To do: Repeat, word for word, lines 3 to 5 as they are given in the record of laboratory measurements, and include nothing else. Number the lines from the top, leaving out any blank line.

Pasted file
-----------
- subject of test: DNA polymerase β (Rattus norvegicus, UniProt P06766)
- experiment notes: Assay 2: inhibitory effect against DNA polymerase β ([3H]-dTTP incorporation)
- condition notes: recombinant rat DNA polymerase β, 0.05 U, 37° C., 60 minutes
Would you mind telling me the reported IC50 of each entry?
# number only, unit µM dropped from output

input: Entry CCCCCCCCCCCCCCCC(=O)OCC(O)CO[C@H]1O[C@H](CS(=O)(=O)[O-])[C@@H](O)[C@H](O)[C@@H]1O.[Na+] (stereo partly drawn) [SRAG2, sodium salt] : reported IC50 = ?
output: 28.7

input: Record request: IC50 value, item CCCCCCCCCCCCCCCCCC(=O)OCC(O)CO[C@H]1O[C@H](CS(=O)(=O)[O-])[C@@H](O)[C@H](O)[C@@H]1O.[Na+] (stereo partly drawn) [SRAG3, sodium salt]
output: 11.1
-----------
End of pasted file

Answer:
- condition notes: recombinant rat DNA polymerase β, 0.05 U, 37° C., 60 minutes
Would you mind telling me the reported IC50 of each entry?
# number only, unit µM dropped from output